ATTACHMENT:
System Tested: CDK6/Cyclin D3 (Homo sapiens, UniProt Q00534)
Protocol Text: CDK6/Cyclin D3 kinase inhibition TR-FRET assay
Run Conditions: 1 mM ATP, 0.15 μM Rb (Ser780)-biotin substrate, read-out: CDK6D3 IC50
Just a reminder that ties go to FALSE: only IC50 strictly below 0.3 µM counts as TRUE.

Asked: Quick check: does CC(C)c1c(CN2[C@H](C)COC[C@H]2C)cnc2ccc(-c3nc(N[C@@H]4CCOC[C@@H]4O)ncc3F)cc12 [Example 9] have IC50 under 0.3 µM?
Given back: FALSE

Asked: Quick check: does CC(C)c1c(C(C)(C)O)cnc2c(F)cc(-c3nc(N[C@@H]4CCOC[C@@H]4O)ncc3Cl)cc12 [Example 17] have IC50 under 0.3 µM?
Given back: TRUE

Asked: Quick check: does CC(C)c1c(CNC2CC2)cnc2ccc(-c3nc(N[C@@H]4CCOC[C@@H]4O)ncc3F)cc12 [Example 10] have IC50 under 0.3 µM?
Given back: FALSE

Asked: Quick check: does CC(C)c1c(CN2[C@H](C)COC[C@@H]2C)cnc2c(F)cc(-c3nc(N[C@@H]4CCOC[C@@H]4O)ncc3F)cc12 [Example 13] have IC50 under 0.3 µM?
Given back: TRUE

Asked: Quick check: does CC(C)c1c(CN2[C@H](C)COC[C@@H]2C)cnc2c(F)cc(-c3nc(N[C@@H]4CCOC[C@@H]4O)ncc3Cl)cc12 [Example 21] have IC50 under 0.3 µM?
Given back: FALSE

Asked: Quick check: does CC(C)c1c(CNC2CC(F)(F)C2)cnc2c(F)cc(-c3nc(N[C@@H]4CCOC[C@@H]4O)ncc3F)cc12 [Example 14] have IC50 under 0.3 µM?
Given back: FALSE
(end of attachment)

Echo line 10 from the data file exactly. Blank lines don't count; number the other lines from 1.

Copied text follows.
Given back: FALSE